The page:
Rio+C40 End of Day Round Up
It’s has been an invigorating day here in Rio de Janiero, Brazil, filled with groundbreaking announcements, engaged discussion and determination from Mayors and cities across the globe to create a more sustainable future for the planet.
In case you missed it, here is wrap up including what we announced today and the important discussions that took place.
But just because our event is over, does not mean we are done. For us, the week is just beginning. So check back tomorrow for more information videos, photos, and insights.
What we are doing…
C40 Mayors of the world’s largest cities today demonstrated leadership and progress in reducing greenhouse gas emissions. The C40 will:
- Reduce C40 Cities’ annual greenhouse gas emissions by 248 million tonnes in 2020 from existing actions. The collective actions of C40 Cities have the potential to reduce greenhouse gas emissions by over 1 billion tonnes by 2030.
- Assist local governments in reducing methane emissions through solid waste management. C40’s partners will provide technical assistance to help participating cities develop viable programs and projects that reduce methane gas production, enable access to financing and facilitate sharing across this network of cities for active peer-learning and collaborative work. C40 works in partnership with the Clinton Climate Initiative, a program of the William J. Clinton Foundation.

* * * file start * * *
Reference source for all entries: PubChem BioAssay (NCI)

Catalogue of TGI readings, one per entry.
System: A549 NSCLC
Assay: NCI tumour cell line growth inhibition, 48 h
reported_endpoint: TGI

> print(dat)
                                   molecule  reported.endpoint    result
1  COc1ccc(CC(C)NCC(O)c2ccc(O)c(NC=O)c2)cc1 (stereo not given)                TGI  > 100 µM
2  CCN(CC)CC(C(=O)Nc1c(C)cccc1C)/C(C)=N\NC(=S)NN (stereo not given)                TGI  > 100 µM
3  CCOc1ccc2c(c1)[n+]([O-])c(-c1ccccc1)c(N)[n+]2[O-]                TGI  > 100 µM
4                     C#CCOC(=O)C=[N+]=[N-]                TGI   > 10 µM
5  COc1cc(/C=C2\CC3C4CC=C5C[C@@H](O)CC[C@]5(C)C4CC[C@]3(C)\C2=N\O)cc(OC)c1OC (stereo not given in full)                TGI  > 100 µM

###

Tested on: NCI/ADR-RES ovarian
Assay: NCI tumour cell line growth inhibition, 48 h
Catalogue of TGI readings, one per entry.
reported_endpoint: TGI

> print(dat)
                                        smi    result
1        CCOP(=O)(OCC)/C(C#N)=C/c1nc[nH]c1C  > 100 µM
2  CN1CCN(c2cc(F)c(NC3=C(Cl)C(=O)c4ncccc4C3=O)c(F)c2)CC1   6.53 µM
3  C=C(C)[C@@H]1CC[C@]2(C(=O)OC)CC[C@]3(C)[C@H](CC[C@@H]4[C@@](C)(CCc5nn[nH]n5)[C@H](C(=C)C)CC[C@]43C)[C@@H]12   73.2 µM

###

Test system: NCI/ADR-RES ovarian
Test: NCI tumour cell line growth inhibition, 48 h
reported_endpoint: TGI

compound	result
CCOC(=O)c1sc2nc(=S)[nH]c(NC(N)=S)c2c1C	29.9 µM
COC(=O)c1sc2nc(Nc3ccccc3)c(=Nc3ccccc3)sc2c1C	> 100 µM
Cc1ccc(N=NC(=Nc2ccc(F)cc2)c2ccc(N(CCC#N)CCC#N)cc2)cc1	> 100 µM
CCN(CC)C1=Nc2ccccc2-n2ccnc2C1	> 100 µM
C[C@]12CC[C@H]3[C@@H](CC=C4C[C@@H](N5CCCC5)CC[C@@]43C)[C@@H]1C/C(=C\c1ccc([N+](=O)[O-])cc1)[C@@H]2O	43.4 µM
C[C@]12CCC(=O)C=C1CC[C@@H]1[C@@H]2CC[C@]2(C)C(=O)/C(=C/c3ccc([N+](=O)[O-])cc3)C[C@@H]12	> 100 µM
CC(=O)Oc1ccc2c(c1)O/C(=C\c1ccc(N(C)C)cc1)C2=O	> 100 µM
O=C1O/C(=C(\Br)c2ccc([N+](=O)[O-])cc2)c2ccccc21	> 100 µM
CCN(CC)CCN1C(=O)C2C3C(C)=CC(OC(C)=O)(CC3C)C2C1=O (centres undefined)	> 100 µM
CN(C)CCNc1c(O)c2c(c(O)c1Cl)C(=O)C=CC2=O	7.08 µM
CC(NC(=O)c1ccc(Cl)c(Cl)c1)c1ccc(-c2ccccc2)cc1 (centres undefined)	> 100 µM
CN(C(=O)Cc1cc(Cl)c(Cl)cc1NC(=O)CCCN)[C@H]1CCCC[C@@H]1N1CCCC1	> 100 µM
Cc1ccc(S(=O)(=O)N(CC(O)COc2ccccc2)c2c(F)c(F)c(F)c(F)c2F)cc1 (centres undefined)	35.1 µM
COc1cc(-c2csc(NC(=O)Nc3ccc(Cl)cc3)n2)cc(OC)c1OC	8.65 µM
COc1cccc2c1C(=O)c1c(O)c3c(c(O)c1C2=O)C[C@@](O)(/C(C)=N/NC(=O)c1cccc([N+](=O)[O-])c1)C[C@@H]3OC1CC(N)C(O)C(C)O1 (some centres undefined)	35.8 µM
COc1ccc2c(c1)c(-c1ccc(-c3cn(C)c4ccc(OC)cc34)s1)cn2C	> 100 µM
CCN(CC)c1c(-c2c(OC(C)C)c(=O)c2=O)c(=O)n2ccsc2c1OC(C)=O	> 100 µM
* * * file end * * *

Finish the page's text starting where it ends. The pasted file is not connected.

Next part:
To learn more about each initiative click here.
What others are saying…
- The Washington Post : "The news, which New York Mayor Michael R. Bloomberg will deliver along with Rio de Janeiro Mayor Eduardo Paes at this week’s Rio+20 Earth Summit, highlights the fractured policymaking landscape that defines environmental issues today. While more than 130 world leaders will try to hammer out a negotiated statement in Rio by week’s end about their sustainable development goals, many of the concrete steps are being taking by community leaders."
- Bloomberg News : "The C40 group’s effort to reduce methane emissions will start in Dar es Salaam, Tanzania; Dhaka, Bangladesh, and the suburbs of Jakarta, Rachel Kyte, vice president for sustainable development at the World Bank, said today at a C40 press conference in Rio de Janeiro. 'The volume of garbage is going to double over the next 15 years,' she said. Taking steps to address emissions from that waste will be a 'triple win,' by improving health, curbing climate change and making cities more livable. 'Cities are the crucibles of innovation and it’s all going to start here.'"
- Atlantic Cities : "So while it might be nice and useful to see some leadership on climate change and greenhouse gas emissions at the national level, down at the city level there is power, funding and inclination to take action."